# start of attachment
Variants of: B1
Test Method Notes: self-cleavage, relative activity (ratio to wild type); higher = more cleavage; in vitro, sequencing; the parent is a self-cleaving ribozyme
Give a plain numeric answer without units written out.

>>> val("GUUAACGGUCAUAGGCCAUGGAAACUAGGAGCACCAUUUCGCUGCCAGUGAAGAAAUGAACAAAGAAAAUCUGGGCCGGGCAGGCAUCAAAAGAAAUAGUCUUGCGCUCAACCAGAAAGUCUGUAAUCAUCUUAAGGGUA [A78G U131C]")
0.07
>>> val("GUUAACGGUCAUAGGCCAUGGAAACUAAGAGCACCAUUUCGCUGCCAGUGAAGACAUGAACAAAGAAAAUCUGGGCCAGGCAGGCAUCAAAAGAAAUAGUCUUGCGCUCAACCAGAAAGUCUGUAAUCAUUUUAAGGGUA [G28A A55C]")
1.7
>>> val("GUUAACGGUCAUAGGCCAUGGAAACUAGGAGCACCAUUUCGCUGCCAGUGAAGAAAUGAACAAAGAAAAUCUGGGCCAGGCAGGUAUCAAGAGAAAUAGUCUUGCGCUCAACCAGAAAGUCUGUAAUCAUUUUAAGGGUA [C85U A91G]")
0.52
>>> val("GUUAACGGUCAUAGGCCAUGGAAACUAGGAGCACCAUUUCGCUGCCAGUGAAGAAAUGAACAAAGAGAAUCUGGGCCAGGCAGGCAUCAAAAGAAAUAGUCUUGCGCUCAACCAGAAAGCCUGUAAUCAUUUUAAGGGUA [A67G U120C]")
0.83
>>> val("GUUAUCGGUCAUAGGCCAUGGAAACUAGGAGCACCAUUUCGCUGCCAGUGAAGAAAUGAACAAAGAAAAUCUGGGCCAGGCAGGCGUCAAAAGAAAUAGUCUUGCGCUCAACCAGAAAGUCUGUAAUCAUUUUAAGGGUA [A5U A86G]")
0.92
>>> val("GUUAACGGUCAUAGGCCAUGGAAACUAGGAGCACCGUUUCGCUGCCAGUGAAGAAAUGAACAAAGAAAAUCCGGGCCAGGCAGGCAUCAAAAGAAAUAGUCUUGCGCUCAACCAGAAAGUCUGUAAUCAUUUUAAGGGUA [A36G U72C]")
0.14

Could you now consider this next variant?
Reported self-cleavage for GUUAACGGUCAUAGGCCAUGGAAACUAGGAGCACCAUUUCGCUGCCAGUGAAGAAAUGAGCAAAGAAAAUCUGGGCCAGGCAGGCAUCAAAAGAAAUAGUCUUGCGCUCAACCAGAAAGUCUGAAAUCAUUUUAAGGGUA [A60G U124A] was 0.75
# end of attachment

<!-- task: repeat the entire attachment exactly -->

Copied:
Variants of: B1
Test Method Notes: self-cleavage, relative activity (ratio to wild type); higher = more cleavage; in vitro, sequencing; the parent is a self-cleaving ribozyme
Give a plain numeric answer without units written out.

>>> val("GUUAACGGUCAUAGGCCAUGGAAACUAGGAGCACCAUUUCGCUGCCAGUGAAGAAAUGAACAAAGAAAAUCUGGGCCGGGCAGGCAUCAAAAGAAAUAGUCUUGCGCUCAACCAGAAAGUCUGUAAUCAUCUUAAGGGUA [A78G U131C]")
0.07
>>> val("GUUAACGGUCAUAGGCCAUGGAAACUAAGAGCACCAUUUCGCUGCCAGUGAAGACAUGAACAAAGAAAAUCUGGGCCAGGCAGGCAUCAAAAGAAAUAGUCUUGCGCUCAACCAGAAAGUCUGUAAUCAUUUUAAGGGUA [G28A A55C]")
1.7
>>> val("GUUAACGGUCAUAGGCCAUGGAAACUAGGAGCACCAUUUCGCUGCCAGUGAAGAAAUGAACAAAGAAAAUCUGGGCCAGGCAGGUAUCAAGAGAAAUAGUCUUGCGCUCAACCAGAAAGUCUGUAAUCAUUUUAAGGGUA [C85U A91G]")
0.52
>>> val("GUUAACGGUCAUAGGCCAUGGAAACUAGGAGCACCAUUUCGCUGCCAGUGAAGAAAUGAACAAAGAGAAUCUGGGCCAGGCAGGCAUCAAAAGAAAUAGUCUUGCGCUCAACCAGAAAGCCUGUAAUCAUUUUAAGGGUA [A67G U120C]")
0.83
>>> val("GUUAUCGGUCAUAGGCCAUGGAAACUAGGAGCACCAUUUCGCUGCCAGUGAAGAAAUGAACAAAGAAAAUCUGGGCCAGGCAGGCGUCAAAAGAAAUAGUCUUGCGCUCAACCAGAAAGUCUGUAAUCAUUUUAAGGGUA [A5U A86G]")
0.92
>>> val("GUUAACGGUCAUAGGCCAUGGAAACUAGGAGCACCGUUUCGCUGCCAGUGAAGAAAUGAACAAAGAAAAUCCGGGCCAGGCAGGCAUCAAAAGAAAUAGUCUUGCGCUCAACCAGAAAGUCUGUAAUCAUUUUAAGGGUA [A36G U72C]")
0.14

Could you now consider this next variant?
Reported self-cleavage for GUUAACGGUCAUAGGCCAUGGAAACUAGGAGCACCAUUUCGCUGCCAGUGAAGAAAUGAGCAAAGAAAAUCUGGGCCAGGCAGGCAUCAAAAGAAAUAGUCUUGCGCUCAACCAGAAAGUCUGAAAUCAUUUUAAGGGUA [A60G U124A] was 0.75